Flexing my Sketching Muscles

Before I headed out on my Trails, Roads & Rails Roadtrip I wanted to get into sketching shape. To do this I made it my daily practice to do a sketch in and around Santa Cruz.

Each sketch took no longer than 15 minutes and I chose subjects that would force me to take a complicated subject and simplify it into a quick sketch. Some of my subjects were architecture, trees and foliage, marine mammal anatomy, and old brickwork. I figured that this range of subjects would give we practice for some of the subjects I would be encountering on my trip along Highway 80.

I combined these short sketches with hikes in order to get into birding shape to search for the Himalayan snowcock, which required an early morning two mile hike to get to it’s alpine territory in the Ruby Mountains.

Architecture: Holy Cross Church, Santa Cruz.

For this sketch I wanted to make sure I was getting my angles and perspective right so I held out my pencil at arms length to take measurements and transferred these “measurements” to my journal. Because it was architecture, I worked in pencil to make sure the sketch held together. I was then was freed up to work in pen to capture the backside of Santa Cruz’s namesake church. Then I added watercolor washes and within 20 minutes, I had a sketch.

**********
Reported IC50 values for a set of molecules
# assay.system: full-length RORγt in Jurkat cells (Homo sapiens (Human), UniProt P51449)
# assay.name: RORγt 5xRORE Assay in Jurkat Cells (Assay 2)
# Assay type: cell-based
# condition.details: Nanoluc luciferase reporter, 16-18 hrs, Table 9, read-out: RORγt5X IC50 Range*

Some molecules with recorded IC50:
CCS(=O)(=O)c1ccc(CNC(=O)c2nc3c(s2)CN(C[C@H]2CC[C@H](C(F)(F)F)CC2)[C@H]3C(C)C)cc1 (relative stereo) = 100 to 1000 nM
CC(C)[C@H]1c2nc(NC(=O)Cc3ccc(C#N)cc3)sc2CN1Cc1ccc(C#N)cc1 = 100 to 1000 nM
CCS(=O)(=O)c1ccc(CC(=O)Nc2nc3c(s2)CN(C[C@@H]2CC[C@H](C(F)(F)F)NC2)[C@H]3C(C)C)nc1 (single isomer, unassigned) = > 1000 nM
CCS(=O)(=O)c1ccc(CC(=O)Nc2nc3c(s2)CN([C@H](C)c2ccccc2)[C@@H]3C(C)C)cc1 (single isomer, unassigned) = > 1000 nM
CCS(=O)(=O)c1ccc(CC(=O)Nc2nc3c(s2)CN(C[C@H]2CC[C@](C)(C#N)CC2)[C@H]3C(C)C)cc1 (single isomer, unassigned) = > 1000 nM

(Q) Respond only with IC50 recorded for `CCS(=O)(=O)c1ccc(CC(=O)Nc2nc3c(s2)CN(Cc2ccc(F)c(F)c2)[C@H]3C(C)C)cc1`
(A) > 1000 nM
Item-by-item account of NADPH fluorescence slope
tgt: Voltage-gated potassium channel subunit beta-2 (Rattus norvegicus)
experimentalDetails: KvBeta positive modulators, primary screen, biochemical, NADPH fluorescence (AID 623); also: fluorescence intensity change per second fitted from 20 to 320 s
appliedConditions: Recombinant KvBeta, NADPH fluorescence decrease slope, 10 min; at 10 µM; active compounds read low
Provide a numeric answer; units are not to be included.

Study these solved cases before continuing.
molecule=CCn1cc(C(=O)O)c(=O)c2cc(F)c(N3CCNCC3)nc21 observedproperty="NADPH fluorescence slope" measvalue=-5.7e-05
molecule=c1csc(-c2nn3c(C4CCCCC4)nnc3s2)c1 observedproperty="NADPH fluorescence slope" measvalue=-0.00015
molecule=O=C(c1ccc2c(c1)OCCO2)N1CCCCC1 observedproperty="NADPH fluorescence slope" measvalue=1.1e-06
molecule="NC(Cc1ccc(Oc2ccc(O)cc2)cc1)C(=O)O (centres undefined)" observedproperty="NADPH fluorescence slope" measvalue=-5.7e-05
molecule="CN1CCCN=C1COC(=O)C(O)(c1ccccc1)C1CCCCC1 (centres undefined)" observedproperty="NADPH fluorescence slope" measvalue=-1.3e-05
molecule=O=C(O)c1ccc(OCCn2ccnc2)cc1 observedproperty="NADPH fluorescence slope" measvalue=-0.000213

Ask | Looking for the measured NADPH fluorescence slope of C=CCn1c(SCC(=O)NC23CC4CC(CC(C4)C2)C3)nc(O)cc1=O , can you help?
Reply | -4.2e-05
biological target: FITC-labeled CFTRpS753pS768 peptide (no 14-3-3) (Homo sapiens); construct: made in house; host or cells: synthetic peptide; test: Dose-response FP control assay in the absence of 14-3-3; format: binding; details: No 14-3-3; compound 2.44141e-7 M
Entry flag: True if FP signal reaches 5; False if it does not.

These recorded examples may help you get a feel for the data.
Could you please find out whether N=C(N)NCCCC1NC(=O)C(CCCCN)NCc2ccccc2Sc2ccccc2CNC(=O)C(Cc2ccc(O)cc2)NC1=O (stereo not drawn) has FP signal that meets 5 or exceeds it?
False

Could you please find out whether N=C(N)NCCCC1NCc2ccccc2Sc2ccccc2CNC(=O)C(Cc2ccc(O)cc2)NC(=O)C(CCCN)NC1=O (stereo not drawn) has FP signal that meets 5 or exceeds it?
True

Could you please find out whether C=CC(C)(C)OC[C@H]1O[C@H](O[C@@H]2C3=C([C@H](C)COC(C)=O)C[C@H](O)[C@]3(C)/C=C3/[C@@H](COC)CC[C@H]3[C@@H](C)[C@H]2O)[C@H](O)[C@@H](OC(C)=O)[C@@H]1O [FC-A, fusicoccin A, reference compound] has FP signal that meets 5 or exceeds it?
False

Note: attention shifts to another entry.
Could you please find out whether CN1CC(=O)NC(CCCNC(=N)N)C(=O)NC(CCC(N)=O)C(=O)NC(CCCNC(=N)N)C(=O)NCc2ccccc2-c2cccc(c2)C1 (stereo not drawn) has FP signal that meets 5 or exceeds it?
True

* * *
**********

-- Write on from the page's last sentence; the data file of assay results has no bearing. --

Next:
Lime Kilns, Pogonip. (Featured sketch)

After a hike up the Spring Trail at Pogonip Open Space Preserve, I turned off the trail to head up to the abandoned lime kilns. After timber, producing lime for building was Santa Cruz County’s biggest industry in the 20th Century. There were a few signs of this history at Pogonip but there was none better than these kilns.

For this sketch, I worked in pen and I used a bit of sketcher’s license on this one. In reality the ferns in the center were higher up but I though of this quick sketch as capturing little vignettes or details of the kiln, ferns, and brick work. All these details, when put together, tell the story in representing the lime kilns.

River Sycamore, Paradise Park.

I walked by the sycamore many times on my walks on Washington Way. I thought this grand, old tree would make a good subject for a quick sketch. Working on this sketch had a very organic feel, no pun intended, as I captured the shape of the limbs and let them lead off the page. I only worked in pen on this one.

I have sketched redwood, the most dominate tree in Paradise Park, many times so working on a sycamore just helped me understand the tree just a little bit more.

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